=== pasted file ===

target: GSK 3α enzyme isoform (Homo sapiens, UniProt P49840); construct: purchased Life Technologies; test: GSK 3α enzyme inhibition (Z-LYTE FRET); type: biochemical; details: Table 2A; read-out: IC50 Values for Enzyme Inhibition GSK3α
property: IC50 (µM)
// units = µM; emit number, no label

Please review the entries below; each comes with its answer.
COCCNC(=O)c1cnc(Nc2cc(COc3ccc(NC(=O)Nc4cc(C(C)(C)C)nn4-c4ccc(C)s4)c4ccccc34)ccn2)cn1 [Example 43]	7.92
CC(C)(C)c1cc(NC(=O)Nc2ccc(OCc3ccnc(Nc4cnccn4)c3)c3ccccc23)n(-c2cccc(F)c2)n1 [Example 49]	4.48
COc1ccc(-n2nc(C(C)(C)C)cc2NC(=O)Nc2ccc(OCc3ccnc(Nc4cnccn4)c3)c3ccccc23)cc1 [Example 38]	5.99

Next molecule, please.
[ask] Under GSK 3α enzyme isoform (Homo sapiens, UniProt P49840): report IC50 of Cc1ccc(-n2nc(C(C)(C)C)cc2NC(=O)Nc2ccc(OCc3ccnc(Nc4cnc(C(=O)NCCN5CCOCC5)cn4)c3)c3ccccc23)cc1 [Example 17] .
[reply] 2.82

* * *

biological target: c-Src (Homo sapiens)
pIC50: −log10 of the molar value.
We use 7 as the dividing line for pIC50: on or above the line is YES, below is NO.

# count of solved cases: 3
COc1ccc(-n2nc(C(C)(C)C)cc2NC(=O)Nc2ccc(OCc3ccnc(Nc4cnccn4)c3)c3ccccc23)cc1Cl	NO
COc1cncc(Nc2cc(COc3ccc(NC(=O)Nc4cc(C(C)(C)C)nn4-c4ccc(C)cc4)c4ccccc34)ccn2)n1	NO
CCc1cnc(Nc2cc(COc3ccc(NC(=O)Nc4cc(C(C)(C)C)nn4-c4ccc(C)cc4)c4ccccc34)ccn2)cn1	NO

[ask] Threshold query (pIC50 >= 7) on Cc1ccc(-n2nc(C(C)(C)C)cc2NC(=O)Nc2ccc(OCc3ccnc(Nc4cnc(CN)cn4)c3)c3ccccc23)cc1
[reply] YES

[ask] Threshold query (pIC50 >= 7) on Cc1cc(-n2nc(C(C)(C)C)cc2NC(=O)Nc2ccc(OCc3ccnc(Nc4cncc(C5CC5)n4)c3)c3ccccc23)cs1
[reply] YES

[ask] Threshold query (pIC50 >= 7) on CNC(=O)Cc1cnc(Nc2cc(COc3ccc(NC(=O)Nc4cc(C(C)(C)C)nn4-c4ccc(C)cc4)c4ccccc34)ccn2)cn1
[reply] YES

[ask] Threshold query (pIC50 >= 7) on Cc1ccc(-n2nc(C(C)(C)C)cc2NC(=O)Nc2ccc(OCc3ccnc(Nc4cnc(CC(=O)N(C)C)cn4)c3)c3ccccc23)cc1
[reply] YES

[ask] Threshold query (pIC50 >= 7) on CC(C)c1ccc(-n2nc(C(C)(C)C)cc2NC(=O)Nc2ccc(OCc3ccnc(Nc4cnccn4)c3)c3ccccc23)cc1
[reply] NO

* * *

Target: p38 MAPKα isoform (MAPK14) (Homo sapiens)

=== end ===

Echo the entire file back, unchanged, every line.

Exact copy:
target: GSK 3α enzyme isoform (Homo sapiens, UniProt P49840); construct: purchased Life Technologies; test: GSK 3α enzyme inhibition (Z-LYTE FRET); type: biochemical; details: Table 2A; read-out: IC50 Values for Enzyme Inhibition GSK3α
property: IC50 (µM)
// units = µM; emit number, no label

Please review the entries below; each comes with its answer.
COCCNC(=O)c1cnc(Nc2cc(COc3ccc(NC(=O)Nc4cc(C(C)(C)C)nn4-c4ccc(C)s4)c4ccccc34)ccn2)cn1 [Example 43]	7.92
CC(C)(C)c1cc(NC(=O)Nc2ccc(OCc3ccnc(Nc4cnccn4)c3)c3ccccc23)n(-c2cccc(F)c2)n1 [Example 49]	4.48
COc1ccc(-n2nc(C(C)(C)C)cc2NC(=O)Nc2ccc(OCc3ccnc(Nc4cnccn4)c3)c3ccccc23)cc1 [Example 38]	5.99

Next molecule, please.
[ask] Under GSK 3α enzyme isoform (Homo sapiens, UniProt P49840): report IC50 of Cc1ccc(-n2nc(C(C)(C)C)cc2NC(=O)Nc2ccc(OCc3ccnc(Nc4cnc(C(=O)NCCN5CCOCC5)cn4)c3)c3ccccc23)cc1 [Example 17] .
[reply] 2.82

* * *

biological target: c-Src (Homo sapiens)
pIC50: −log10 of the molar value.
We use 7 as the dividing line for pIC50: on or above the line is YES, below is NO.

# count of solved cases: 3
COc1ccc(-n2nc(C(C)(C)C)cc2NC(=O)Nc2ccc(OCc3ccnc(Nc4cnccn4)c3)c3ccccc23)cc1Cl	NO
COc1cncc(Nc2cc(COc3ccc(NC(=O)Nc4cc(C(C)(C)C)nn4-c4ccc(C)cc4)c4ccccc34)ccn2)n1	NO
CCc1cnc(Nc2cc(COc3ccc(NC(=O)Nc4cc(C(C)(C)C)nn4-c4ccc(C)cc4)c4ccccc34)ccn2)cn1	NO

[ask] Threshold query (pIC50 >= 7) on Cc1ccc(-n2nc(C(C)(C)C)cc2NC(=O)Nc2ccc(OCc3ccnc(Nc4cnc(CN)cn4)c3)c3ccccc23)cc1
[reply] YES

[ask] Threshold query (pIC50 >= 7) on Cc1cc(-n2nc(C(C)(C)C)cc2NC(=O)Nc2ccc(OCc3ccnc(Nc4cncc(C5CC5)n4)c3)c3ccccc23)cs1
[reply] YES

[ask] Threshold query (pIC50 >= 7) on CNC(=O)Cc1cnc(Nc2cc(COc3ccc(NC(=O)Nc4cc(C(C)(C)C)nn4-c4ccc(C)cc4)c4ccccc34)ccn2)cn1
[reply] YES

[ask] Threshold query (pIC50 >= 7) on Cc1ccc(-n2nc(C(C)(C)C)cc2NC(=O)Nc2ccc(OCc3ccnc(Nc4cnc(CC(=O)N(C)C)cn4)c3)c3ccccc23)cc1
[reply] YES

[ask] Threshold query (pIC50 >= 7) on CC(C)c1ccc(-n2nc(C(C)(C)C)cc2NC(=O)Nc2ccc(OCc3ccnc(Nc4cnccn4)c3)c3ccccc23)cc1
[reply] NO

* * *

Target: p38 MAPKα isoform (MAPK14) (Homo sapiens)